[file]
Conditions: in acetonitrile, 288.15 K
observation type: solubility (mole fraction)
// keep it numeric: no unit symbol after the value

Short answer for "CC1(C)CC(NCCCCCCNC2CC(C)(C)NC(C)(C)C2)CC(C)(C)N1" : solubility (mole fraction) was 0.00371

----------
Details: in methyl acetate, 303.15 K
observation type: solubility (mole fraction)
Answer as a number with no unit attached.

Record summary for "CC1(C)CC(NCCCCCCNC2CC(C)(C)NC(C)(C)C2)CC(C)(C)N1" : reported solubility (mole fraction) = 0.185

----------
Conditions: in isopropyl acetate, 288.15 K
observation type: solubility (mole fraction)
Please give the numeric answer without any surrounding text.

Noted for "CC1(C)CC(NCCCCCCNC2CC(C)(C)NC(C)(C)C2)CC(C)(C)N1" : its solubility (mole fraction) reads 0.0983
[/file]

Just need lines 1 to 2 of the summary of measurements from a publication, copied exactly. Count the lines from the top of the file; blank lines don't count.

Conditions: in acetonitrile, 288.15 K
observation type: solubility (mole fraction)